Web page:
Context: During the COVID-19 pandemic, dermatologists within the Beaumont Farmington Hills’ Dermatology program noticed an increase in conditions associated with mask wearing, such as “maskne” (acne in a mask distribution, thought to be caused by mask wearing), as well as worsening of previously diagnosed dermatologic conditions.
Objectives: The goal of our study was to explore various factors that impacted mask-related skin changes and how these skin changes affected quality of life.
Methods: A cross-sectional study was performed. The primary 10-item survey instrument administered was the Dermatology Life Quality Index (DLQI). Respondents were asked a series of 10 additional questions concerning the degree to which abnormal mask-related skin conditions affect their skin symptoms, possible embarrassment/self-consciousness, and perceived impact of mask-related skin changes. A series of descriptive statistics, cross-tabulation charts, and graphical examinations of data was utilized to evaluate sample subgroup and outcome distributional patterns. Pearson r bivariate correlation coefficients between possible collinear predictive measures on the primary study outcome were calculated. A series of simple inferential chi-squared (Χ2) tests of independence were also conducted.
Results: A total of 370 out of 430 (86.0%) Beaumont Health employees noticed some degree of skin changes since the work-hours face mask requirement was instituted, while 378 out of 430 (87.9%) felt that their skin was better when not wearing a mask. The majority of respondents, 283 (65.8%), reported having at least a little symptomatic skin (i.e., itchy, painful, sore, stinging) during the prior week. Furthermore, 72.3% reported that they were at least a little embarrassed or self-conscious of their skin. Chi-squared analysis of composite DLQI score categories by the number of types of masks utilized (Pearson X2=19.0, df=8, p=0.015), and some degree of symptomatic skin (Pearson X2=156.4, df=4, p<0.001) were found to be statistically significant.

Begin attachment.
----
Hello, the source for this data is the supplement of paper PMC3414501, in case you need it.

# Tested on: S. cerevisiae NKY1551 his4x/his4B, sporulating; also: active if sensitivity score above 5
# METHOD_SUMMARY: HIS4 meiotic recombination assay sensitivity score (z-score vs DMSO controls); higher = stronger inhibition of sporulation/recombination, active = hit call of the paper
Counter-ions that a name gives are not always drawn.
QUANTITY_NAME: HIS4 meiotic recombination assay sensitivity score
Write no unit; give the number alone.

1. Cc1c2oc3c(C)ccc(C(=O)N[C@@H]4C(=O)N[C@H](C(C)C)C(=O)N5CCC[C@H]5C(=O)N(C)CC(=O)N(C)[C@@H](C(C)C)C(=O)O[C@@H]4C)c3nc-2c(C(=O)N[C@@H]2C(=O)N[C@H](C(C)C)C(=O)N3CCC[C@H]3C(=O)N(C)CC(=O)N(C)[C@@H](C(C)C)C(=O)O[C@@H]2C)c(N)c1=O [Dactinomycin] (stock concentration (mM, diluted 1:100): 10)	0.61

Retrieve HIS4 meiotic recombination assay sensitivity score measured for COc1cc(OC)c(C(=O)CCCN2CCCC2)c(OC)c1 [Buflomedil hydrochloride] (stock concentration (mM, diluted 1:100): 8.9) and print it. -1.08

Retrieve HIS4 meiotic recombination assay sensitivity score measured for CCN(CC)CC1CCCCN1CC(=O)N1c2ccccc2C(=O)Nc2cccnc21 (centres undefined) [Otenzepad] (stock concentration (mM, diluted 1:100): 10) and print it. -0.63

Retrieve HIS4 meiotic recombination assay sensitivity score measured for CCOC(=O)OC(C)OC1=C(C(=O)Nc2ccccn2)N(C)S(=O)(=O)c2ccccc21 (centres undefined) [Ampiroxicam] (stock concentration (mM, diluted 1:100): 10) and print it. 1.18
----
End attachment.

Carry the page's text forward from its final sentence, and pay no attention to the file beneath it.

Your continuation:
Conclusions: A large number of healthcare workers are affected by mask-related skin changes. Further research should be directed at better understanding how skin changes associated with mask wearing impact one’s quality of life and mental health.